The UK’s financial services regulator has sent a stark warning to banks and financial services firms that it expects prompt reporting of data breaches and other cyber attacks.
According to the Financial Conduct Authority (FCA), the number of ‘material’ cyber attacks reported to the regulator has risen from just five in 2014 to 39 in 2016 and 49 in 2017, a pro-rata 67% increase. In particular, the FCA said it had seen a rise in ransomware attacks, which accounted for 17% of reported cases in 2017.
Despite the increase in incidents reported to the FCA, the regulator believes that there is “a material under reporting” of cyber attacks in the financial services sector. Speaking at the ICI Global Conference in London in December, Megan Butler, FCA Director of Supervision, said that the number of reported breaches was “modest” when set against the number of attacks on the industry.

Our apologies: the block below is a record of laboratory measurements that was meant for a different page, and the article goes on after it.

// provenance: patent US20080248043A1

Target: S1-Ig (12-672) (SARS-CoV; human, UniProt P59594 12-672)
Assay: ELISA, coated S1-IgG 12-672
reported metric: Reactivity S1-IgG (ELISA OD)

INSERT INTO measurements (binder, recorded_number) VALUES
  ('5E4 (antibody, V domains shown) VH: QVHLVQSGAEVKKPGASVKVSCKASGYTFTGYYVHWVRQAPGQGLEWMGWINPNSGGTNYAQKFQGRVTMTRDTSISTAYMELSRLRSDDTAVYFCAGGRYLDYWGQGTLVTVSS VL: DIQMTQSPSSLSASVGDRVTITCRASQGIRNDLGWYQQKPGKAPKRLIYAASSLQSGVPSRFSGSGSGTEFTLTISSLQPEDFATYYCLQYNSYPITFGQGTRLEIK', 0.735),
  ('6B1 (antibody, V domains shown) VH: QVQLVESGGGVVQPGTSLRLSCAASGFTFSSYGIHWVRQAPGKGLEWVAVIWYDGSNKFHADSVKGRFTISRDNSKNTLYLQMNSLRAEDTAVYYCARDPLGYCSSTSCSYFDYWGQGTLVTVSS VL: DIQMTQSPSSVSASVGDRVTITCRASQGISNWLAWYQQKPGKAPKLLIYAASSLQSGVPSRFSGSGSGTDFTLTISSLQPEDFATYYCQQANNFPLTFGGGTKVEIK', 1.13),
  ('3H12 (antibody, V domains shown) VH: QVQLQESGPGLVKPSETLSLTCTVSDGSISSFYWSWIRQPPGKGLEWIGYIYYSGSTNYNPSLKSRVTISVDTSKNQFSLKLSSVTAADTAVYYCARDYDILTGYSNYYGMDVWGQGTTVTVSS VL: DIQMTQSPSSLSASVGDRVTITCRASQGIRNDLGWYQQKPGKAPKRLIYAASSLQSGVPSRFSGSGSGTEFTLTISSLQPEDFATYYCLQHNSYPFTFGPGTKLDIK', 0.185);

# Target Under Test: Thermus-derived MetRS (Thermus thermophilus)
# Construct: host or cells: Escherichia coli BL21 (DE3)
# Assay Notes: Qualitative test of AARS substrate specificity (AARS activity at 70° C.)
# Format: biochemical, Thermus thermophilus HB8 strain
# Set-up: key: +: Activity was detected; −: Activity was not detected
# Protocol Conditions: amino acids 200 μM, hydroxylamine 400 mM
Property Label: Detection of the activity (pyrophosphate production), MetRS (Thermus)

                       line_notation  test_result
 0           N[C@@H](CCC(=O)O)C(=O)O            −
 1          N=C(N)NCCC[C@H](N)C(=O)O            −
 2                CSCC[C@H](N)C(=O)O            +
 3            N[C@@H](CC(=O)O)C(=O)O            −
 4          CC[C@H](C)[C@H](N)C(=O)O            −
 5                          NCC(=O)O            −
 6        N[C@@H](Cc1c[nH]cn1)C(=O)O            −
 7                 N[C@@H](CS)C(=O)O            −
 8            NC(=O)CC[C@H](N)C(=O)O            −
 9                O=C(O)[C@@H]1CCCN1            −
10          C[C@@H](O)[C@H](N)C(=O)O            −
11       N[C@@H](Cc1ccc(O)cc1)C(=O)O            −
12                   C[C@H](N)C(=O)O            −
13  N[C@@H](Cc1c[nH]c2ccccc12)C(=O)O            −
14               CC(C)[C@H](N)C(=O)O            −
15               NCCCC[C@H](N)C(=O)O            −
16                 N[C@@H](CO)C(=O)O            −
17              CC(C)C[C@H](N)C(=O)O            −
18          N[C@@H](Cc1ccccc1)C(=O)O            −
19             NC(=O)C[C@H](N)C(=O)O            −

Ms Butler said that the FCA expects “candour” from regulated firms and they should report data breaches and cyber attacks as soon as they are aware something is wrong. “It is essential we know about breaches in real time – as much as anything so we can support firms as they respond to an attack,” she said.
Separately, the FCA is to require UK banks to make details of cyber security incidents public from August 2018. Under new proposals, providers of personal and business current accounts will have to publish information to help customers compare services from different providers. This will include statistics on how often the firm has had to report major operational and security incidents, including breaches of cyber security and outages.
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For further information, please contact Sarah Stephens, Head of Cyber, Content and New Technology Risks on email@example.com